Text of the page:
Fears the euro could hit US$1.45

21st December 2004, Comments 0 comments

21 December 2004 , MUNICH - The euro could hit USD 1.45 next year, the chief of one of Germany's leading economic institutes said on Tuesday and called on the European Central Bank should now start to intervene to keep the euro from becoming too strong.

21 December 2004

MUNICH -  The euro could hit USD 1.45 next year, the chief of one of Germany's leading economic institutes said on Tuesday and called on the European Central Bank should now start to intervene to keep the euro from becoming too strong.

Hans Werner Sinn, president of the ifo institut economic research think tank in Munich, said he believed the euro's average value next year would rise to USD 1.33, compared with the 2004 average of USD 1.24.

"The European Central Bank should intervene," Sinn said, citing the dangers to Europe's economy from a strong euro and saying that exchange rate fluctuations had become too great on currency markets.

Sinn said ECB intervention to curb the euro's rise could succeed as long as the United States did not take action in the other direction.

His comments came at a press conference previewing the outlook for the German economy in which he said ifo Institut was lowering its growth projection in 2005 to just 1.2 percent, from its previous forecast of a 1.4 percent rise in gross domestic product (GDP).

He said that Germany continued to lag behind the rest of the world in getting its economy moving again.

"The world economy is booming like never before in the past 28 years, but Germany is not going along," Sinn said. While the world economy is seen growing 5 percent in 2004, Germany's growth would weigh in at 1.7 percent, and that only due to more favourable calendar factors.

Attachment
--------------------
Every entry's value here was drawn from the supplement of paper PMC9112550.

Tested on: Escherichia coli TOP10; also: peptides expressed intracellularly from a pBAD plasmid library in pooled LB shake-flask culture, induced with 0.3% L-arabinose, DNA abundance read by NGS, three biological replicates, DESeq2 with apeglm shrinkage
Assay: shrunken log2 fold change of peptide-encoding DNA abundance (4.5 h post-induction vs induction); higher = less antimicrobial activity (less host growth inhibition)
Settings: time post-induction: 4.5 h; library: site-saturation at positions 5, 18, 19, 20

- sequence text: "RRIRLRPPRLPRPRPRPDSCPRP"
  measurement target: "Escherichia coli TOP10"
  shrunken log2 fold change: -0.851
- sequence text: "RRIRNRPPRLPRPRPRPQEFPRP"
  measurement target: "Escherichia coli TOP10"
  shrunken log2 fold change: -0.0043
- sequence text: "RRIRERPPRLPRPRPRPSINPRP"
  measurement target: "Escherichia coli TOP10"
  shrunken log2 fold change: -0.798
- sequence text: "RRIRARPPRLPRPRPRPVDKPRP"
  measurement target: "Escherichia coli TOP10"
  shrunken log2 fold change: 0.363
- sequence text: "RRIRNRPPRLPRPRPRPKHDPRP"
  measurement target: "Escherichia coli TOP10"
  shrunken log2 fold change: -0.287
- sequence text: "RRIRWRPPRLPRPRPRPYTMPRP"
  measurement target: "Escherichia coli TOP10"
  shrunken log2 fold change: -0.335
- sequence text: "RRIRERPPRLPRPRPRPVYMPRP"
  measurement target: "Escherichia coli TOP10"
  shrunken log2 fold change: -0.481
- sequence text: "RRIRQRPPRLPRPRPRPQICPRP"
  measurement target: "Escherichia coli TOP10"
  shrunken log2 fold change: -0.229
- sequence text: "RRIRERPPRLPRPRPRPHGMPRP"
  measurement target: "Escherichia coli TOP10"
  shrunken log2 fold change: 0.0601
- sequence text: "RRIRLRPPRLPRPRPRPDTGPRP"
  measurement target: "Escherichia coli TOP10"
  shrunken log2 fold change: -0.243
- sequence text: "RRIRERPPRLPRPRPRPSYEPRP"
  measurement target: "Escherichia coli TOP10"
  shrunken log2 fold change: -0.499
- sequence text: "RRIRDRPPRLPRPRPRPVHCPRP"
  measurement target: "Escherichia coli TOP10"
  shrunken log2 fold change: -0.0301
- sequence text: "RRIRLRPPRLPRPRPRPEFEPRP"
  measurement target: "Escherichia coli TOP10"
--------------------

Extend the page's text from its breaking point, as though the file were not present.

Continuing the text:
"The times when the economy in Germany can grow by 2 percent or more are, in our estimation, over," he said. "Germany is having a tougher time coping with globalisation than other countries."

Sinn predicted that with the new joblessness and social welfare reforms taking effect in January, there will be an initial rise in unemployment.

Joblessness will peak at 5 million in February, he warned, while overall, unemployment in 2005 will rise on average by 225,000 over this year's average levels. This would boost the 2005 joblessness rate to 10.4 percent, from this year's 10.3 percent.

However, Sinn praised the reforms about to be put into place, saying they will produce long-term benefits.

"We'll have to wait for five years until the effects take place," he said, while adding that further reforms to the labour market, including hiring and firing regulations, were still needed.

Along with ifo Institut, a further major economic thinktank, the HWWA in Hamburg, on Tuesday lowered its growth projections for 2005, predicting German GDP would rise by just 0.9 percent, well down from the institute's previous 1.4 percent prediction.

Their predictions for 2005 are well below the Berlin government's 1.7 percent forecast, while also being down from the 1.5 percent prediction which the country's six leading economic research institutes to which HWWA and Ifo belong - made in their autumn report to the German government.

DPA

Subject: German news

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